• The Blood of the Martyrs, which tells of the last day of a scientist who doesn’t care a fig about politics but is living under totalitarian rule.
  • Everybody Was Very Nice for its twist at the end. A man is telling an old school buddy he hasn’t seen in years about his first marriage, divorce and remarriage.

All the photos on this page were taken from the Internet.

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Hissar — expedition out of Dushanbe

This view of the reconstructed fort is from inside the fort, not the view one normally sees on the travel brochures.

We have thoroughly touristed Dushanbe, including our last venture outside of the city to the Hissar Fort. Almost any website associated with tourism in Tajikistan will feature the reconstructed gates of the 18th century fort, used until 1924 and destroyed by the Red Army. Behind the gates, you can climb through the foundations of what remains of the real fort and up some hills for good views of the surrounding mountains. It was a hazy, winter day so many of our photos do not reflect the gorgeous snow-covered mountains that we could see.

After you are done clambering around the fort, you can cross the street to the 16th century medressa, now a museum. A 17th century medressa is also across the street, deserted now. And behind them is a mausoleum for Makhdum Azam, a 16th century Sufic teacher.

The adventure of all this is that we managed independently, without speaking Russian or more than a few words in Tajik. First, we walked about two blocks to Rudaki Avenue and stood on the street (about 3 minutes) until a #8 shared taxi came by and took us to the Zarnisar market on the west side of town, not far from the US embassy. (While there are the taxis we are used to, Dushanbe also has a system of numbered taxis that run specific routes. They are three somonis [60 cents] per person for anywhere on the route. Although they are more expensive than the buses and the maruschkas [vans], they are a lot more comfortable since the top number of passengers a taxi can hold at a time is four.)

At Zanisar market, which is also a gathering place for lots of transportation, you find another shared taxi to take you to the town of Hissar, which is 30 km (18 miles) to the west of Dushanbe. We found one who gave us what we thought was a reasonable price (60 somonis, $6 each) and we didn’t have to share the ride. Plus, he took us all the way to the fort, which is another seven kilometers from Hissar. To get home, we first took a two somoni ride back to the town of Hissar, and then got a taxi to take just the two us back to the Zanisar market in Dushanbe for only 25 somonis ($2.60 each. I think we got “robbed” for the ride out.) Then, back home on a #8 taxi.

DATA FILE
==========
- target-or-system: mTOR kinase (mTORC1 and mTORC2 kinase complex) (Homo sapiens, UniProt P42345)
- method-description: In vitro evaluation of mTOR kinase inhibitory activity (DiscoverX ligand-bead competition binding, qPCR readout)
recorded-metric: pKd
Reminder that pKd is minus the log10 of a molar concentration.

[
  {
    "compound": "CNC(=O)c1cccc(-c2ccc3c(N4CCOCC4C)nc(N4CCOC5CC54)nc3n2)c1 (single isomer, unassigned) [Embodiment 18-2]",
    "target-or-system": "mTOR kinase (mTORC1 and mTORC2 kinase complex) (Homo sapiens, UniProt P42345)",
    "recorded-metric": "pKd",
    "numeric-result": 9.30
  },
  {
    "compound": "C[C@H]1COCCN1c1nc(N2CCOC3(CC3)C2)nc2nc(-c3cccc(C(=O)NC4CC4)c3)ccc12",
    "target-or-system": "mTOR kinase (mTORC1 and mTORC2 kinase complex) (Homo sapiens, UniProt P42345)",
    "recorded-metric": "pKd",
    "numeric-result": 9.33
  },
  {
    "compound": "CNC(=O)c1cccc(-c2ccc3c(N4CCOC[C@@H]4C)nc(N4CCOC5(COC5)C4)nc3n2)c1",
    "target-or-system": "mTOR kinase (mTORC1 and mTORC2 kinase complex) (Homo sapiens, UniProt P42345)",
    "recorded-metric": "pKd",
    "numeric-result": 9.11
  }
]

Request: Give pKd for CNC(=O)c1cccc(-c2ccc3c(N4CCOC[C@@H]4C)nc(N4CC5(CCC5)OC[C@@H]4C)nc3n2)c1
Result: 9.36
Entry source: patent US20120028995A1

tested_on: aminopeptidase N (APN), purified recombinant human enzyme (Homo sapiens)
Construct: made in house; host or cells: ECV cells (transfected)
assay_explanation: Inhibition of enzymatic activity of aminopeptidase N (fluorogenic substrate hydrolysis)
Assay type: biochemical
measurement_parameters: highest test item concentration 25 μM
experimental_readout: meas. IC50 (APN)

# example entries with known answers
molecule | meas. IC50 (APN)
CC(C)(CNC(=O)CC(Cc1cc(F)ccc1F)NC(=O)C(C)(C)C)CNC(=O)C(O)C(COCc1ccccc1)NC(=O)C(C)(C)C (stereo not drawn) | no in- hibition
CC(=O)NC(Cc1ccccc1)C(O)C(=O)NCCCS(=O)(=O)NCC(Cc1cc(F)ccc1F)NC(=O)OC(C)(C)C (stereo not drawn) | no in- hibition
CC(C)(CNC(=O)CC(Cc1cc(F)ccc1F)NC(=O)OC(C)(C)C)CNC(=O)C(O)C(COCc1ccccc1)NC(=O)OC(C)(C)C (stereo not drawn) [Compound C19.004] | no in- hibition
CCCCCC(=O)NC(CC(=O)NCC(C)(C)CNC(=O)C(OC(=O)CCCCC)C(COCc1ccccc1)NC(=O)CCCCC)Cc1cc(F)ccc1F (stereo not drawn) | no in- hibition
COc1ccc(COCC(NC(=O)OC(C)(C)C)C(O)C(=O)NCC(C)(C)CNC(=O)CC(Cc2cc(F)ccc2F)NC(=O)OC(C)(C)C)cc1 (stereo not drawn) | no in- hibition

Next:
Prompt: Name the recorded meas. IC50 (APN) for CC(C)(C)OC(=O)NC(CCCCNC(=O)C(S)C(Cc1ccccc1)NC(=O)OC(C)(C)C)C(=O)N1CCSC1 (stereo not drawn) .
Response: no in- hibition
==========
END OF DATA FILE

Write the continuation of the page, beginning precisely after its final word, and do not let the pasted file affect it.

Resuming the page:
While on the subject of taxis, let me praise the taxi drivers and other drivers in Dushanbe. I heard that they were “crazy,” But except for one young man today who tried to drag race against another taxi on our way to Zanisar market, they have been good drivers who drive at reasonable speed and respect pedestrians and other cars. They may take a few risks passing slow vehicles on a major road on a curve, but that’s nothing compared to what I have seen in China, Indonesia or Italy. And, as a pedestrian, I feel safe crossing the street and cars have even stopped to let me by.

Since there is nothing left of tourist interest in Dushanbe until the spring when the open-air tea houses and bars are in full swing and trips out of town to some gorges for good scenery are worthwhile, we are ready to get going to Khujand. May it please be soon.

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Tajik journalists Abdullah Ashurov, Jamila Mirbozkhonova, Aslam Muminov, Marhabo Azamatovna

One of the good things about being a journalist in Tajikistan is that you have a lot more independence that those working in government, say the four journalists I chatted with recently. As an example, one of them showed me a full-page story she wrote about her trip to Jaipur, India.

I met the four through a contact in Dushanbe. Aslam Muminov is an economics editor and also reports for the only daily newspaper in Tajikistan, Imruz News. I haven’t seen a copy of it, so I don’t know if both words are in Cyrillic or if News is spelled with the Latin alphabet. Imruz means “today’s” and the four joked that one word is in Tajik and the other in English. Abdullah Ashurov, who went to university in Russia as well as Tajikistan and who has worked for a Russian newspaper and the Russian publication AsiaPlus (English version at now works for a youth program on Radio Liberty. Marhabo Azamatovna is the chief editor of the Russian Language Program for the National Information Agency of Tajikistan “Khovar.” Jamila Mirbozkhonova is a political and feature reporter for the weekly newspaper Ozodagon. All have Tajik university education in journalism, history or economics and all are full-time, professional journalists, between their late twenties and forties (I am guessing their ages, based on their appearance.) Asia Plus is a popular news source in Tajikistan, for those who have Internet access.